Three cruises to take in Europe

Danube river cruise
The AmaSerena plies the Danube and takes in plenty of city tours along the way

Aboard the 164-passenger AmaSerena, which plies the Danube from the Hungarian capital of Budapest to Vilshofen in Germany, travellers experience lots of city stops, says Sara Macefield in The Daily Telegraph. But in the company of two 13-year-olds, the top-deck pool was the trump card “that saved the cruise from being boring” for younger travellers. The cruise was intimate and cultural, and the relaxed ambience “made it easy to fall into an unhurried routine of exploring ashore each morning and spending afternoons lazing on deck”. The walking tours were “ideally pitched” – Macefield’s favourites included a walking tour of Slovakia’s pocket-size capital Bratislava as well as an “apricots and sweets” tour of the picturesque Austrian village of Dürnstein, in the Wachau Valley. The trip also included visits to Vienna and Salzburg. The food is great, too.

From £2,295 for seven nights including flights – see AmaWaterways.co.uk

Partying around the Canary Islands

 

Dolphins leaping out of the sea
Spot dolphins on your way round the Canaries

You’ll need to pack “an awful lot of shoes” when sailing on Saga’s Azores and Canaries cruise from Fuerteventura to Madeira, says Ann Gripper in the Daily Mirror. There is such a wide range of activities, ranging from hiking up to Gran Canaria’s Bandama volcano to strolling the promenade near the beach at the Playa de las Canteras in Las Palmas. Bad weather disrupted plans for another outing at Garajonay National Park on the island of La Gomera. Instead, passengers brought their binoculars to spot whales and dolphins from deck, while others practised their line-dancing and cha-cha. “Every meal time was a culinary adventure.” After dinner on the Saga Pearl II, passengers are entertained in the Discovery Lounge and if there is a late night departure, there is also the chance of partying on deck “with a boogie under the stars a huge amount of fun”. With just 449 guests, Pearl is small compared to most cruise ships but its “friendly and manageable size has made her a firm favourite with many cruise goers”.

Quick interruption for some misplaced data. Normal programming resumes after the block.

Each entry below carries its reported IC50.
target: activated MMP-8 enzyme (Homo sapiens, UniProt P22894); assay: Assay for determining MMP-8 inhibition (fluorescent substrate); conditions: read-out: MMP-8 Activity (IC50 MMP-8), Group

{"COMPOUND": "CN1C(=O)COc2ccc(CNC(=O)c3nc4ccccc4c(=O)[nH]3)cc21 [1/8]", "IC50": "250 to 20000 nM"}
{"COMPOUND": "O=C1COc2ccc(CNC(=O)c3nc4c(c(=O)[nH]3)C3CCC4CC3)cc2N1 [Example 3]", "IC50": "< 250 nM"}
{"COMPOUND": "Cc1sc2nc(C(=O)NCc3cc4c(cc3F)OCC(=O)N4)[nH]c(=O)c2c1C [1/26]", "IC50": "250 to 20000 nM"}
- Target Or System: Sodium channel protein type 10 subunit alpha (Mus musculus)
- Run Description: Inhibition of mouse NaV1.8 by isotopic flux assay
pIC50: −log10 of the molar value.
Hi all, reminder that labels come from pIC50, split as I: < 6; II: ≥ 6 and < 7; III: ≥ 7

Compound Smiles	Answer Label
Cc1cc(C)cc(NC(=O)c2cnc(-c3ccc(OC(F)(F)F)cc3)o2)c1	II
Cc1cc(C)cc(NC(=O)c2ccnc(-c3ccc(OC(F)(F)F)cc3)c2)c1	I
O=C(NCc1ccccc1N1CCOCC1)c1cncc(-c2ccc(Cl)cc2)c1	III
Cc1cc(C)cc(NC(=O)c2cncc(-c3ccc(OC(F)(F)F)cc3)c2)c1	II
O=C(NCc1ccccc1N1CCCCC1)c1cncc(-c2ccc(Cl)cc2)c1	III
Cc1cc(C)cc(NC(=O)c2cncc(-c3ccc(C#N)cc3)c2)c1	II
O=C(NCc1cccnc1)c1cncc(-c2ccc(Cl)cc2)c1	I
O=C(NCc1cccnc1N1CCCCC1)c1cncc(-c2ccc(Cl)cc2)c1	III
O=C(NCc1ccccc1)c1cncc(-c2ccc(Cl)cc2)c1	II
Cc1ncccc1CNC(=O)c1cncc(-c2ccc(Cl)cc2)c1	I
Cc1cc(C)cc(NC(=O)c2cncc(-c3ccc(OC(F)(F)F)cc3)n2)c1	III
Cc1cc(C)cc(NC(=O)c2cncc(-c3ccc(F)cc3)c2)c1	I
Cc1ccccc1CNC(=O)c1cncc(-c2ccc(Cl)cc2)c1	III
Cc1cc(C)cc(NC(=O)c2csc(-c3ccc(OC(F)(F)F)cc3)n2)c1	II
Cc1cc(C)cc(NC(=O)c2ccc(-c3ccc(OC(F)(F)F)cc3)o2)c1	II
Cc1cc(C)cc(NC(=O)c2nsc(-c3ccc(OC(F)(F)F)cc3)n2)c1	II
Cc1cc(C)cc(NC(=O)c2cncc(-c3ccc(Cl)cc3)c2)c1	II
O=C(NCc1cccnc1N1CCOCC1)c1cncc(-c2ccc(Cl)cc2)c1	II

From £2,833 for 19 nights, leaving from Southampton – see Travel.Saga.co.uk

An intimate Viking river trip

River cruising offers “a more land-based intimate experience” than the ocean-going kind, says Katie Kelly Bell on Forbes.com, who took her 13-year-old daughter on Viking’s Rhine Getaway cruise from Amsterdam to Basel in Switzerland aboard the “newly minted” Viking Longship Alruna – “decked out in clean lines and spare Scandinavian fashion”. On the cruise, you’ll soon start to understand the “delicious appeal” of not being in charge of all the planning.  All you do is show up, and your guides make everything else happen. “The only decision I had to make was whether or not I wanted Drappier or Veuve Cliquot Champagne with my meal.”

Tours include trips to see the windmills of Kinderdijk, a village in the Netherlands, a coach trip into the Black Forest and a walking tour of Cologne. The food on board the ship is “consistently well-executed and delicious” and there are opportunities to eat ashore too, including Viking-led culinary tours. “Soft adventure, relaxed adventure… call it what you want, either way, river cruising is a great way to see Europe with a glass of Champagne in your hand.”    

From £2,845 for eight days – VikingRiverCruises.co.uk

Ritz-Carlton’s anti-cruisers

From 2019, the luxury-hotel chain Ritz-Carlton will be launching the first of three “anti-cruise ships” – “small, ultra-luxury ships with laid-back itineraries and spacious, open-concept design schemes that flip the traditional cruise experience on its head”, says Nikki Ekstein on Bloomberg Pursuits. As Fredrik Johansson, owner and executive project director of Tillberg Design of Sweden, the ships’ designer, put it: “We tried to design the ships to be everything that a traditional, large cruise ship is not… a place… with no queues, no crowds, no disturbances – just a beautiful backdrop for beautiful people.” As the ships are smaller than traditional cruise vessels, they can berth in St Barts and St Tropez, avoiding the big commercial ports, such as Marseille. Bookings begin next May – but check your wallet before reserving a place. Prices and itineraries will be “targeted at the top 1% of global travellers”.